Like ClassPass’ credit value system that allots the subscription fees into renewable credits for gym classes, when a ManyActive user pays for a membership subscription, the amount is turned into an access pass which they can use to book for their desired services until the amount is exhausted or the 30 day subscription timeframe expires.
On questions about sustainability and finding the right balance between all three legs of the business to keep users and service providers satisfied as well as generate revenue for the business, Oloo says the variety of services users can access stands the ManyActive model out because various price points for the various services eventually balance each other out. Gyms, spas and other service providers can also utilise the opportunity to cross sell other exercise or wellness paraphernalia providing extra revenue sources for themselves.
To sweat it out on Zoom or with your gym buddies?
Given, many countries have lifted lockdowns and businesses are returning to some semblance of normalcy. But returning to gyms is a bit dicey because bodily fluids and shared equipment can be a very quick way to transfer disease-causing germs. While experts say lots of sanitising, social distancing and even more sanitising of equipment surfaces and handles (particularly the dicey crannies) can help, there is a chance that a lot of fitness enthusiasts might still opt to continue with their free YouTube classes at home for the time being.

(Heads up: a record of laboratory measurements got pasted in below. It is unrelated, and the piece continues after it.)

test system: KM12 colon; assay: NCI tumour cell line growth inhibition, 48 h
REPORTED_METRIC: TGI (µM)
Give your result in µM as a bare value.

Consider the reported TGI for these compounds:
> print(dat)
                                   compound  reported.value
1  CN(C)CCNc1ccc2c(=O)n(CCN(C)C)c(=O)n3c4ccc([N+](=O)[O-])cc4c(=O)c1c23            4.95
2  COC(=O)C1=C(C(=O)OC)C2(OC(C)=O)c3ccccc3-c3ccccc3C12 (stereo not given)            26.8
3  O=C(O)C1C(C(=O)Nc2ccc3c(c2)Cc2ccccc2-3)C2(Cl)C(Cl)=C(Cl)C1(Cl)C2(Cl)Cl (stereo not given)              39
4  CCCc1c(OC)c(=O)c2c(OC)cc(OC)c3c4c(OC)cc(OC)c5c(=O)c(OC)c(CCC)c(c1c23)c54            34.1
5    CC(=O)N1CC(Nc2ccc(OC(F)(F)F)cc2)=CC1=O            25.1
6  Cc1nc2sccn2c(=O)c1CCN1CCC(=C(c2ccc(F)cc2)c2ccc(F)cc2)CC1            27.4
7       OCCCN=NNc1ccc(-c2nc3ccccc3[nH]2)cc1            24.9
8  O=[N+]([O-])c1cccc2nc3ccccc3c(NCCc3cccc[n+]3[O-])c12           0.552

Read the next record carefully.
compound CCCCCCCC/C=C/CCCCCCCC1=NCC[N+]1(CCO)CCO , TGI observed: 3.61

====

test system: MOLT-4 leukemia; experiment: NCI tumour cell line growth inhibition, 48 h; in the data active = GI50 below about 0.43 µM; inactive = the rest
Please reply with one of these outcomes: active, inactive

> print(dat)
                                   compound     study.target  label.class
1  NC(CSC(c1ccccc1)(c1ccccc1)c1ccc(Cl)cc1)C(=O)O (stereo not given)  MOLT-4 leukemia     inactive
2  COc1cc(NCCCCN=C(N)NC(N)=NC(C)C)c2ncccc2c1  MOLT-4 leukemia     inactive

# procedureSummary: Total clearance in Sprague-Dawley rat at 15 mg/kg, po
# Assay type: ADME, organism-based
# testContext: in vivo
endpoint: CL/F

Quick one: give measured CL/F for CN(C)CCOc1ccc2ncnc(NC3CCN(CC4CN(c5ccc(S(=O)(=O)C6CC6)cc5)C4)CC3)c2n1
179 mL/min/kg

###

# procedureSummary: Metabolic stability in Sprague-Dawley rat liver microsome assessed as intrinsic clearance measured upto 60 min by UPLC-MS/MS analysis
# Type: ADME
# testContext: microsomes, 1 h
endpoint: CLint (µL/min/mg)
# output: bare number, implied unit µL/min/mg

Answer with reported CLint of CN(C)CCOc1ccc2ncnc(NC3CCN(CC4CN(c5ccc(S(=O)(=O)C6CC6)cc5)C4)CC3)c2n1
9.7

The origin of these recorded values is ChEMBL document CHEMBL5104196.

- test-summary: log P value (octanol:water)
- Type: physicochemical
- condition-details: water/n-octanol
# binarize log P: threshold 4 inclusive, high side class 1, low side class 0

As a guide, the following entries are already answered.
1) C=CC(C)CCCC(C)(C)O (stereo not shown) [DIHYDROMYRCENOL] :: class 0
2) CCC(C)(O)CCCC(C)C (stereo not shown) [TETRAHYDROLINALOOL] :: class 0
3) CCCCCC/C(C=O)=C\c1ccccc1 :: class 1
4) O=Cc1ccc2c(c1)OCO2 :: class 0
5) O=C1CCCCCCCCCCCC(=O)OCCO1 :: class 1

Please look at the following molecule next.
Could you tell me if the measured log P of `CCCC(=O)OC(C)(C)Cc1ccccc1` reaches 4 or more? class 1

“Yes, you could say that,” Oloo agrees, “But what we’ve seen is that people still yearn for a personal connection or a personal touch.”
“For example, while I can follow a YouTube video and break a sweat, you can’t compare it to an interactive Zoom session with a trainer.”
ManyActive went live in August and has over 150 service providers (80% of which are personal providers) and 200+ users at the moment. Oloo says it is the first of its kind in Kenya and they hope to launch in Nigeria sometime in the future. They are also adding telemedicine and mental health consultation services to offer users real value for their money when they subscribe to the platform.
According to Udo, the future of the fitness industry will be a mix of physical and virtual attributes but there must be a lot of thought towards what this innovation looks like in a way that ensures revenue generation. And this is what he is now trying to work out with his staff.
Overall, as more people ease into daily life amidst the pandemic, confidence to return to the gyms, as with churches, markets and work, will increase. Physical gyms will only now have to review their operations to incorporate safety measures prescribed by the state government and health regulators. But in the meantime, fitness may largely remain online and startups are positioning themselves for the opportunity it brings.